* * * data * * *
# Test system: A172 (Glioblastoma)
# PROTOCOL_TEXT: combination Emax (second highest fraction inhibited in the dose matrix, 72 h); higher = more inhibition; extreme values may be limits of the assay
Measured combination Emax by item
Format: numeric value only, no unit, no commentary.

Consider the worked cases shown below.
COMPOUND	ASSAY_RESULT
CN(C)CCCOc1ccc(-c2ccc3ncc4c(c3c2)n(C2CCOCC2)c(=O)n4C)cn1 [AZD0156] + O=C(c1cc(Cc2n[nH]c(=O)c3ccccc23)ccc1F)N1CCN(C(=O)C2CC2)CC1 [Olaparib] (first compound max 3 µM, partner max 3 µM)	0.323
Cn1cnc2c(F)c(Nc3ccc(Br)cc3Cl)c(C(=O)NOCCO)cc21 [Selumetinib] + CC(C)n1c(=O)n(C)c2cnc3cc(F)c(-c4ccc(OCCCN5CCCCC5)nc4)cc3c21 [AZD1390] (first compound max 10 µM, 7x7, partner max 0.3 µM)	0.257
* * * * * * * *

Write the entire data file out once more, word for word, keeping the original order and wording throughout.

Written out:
# Test system: A172 (Glioblastoma)
# PROTOCOL_TEXT: combination Emax (second highest fraction inhibited in the dose matrix, 72 h); higher = more inhibition; extreme values may be limits of the assay
Measured combination Emax by item
Format: numeric value only, no unit, no commentary.

Consider the worked cases shown below.
COMPOUND	ASSAY_RESULT
CN(C)CCCOc1ccc(-c2ccc3ncc4c(c3c2)n(C2CCOCC2)c(=O)n4C)cn1 [AZD0156] + O=C(c1cc(Cc2n[nH]c(=O)c3ccccc23)ccc1F)N1CCN(C(=O)C2CC2)CC1 [Olaparib] (first compound max 3 µM, partner max 3 µM)	0.323
Cn1cnc2c(F)c(Nc3ccc(Br)cc3Cl)c(C(=O)NOCCO)cc21 [Selumetinib] + CC(C)n1c(=O)n(C)c2cnc3cc(F)c(-c4ccc(OCCCN5CCCCC5)nc4)cc3c21 [AZD1390] (first compound max 10 µM, 7x7, partner max 0.3 µM)	0.257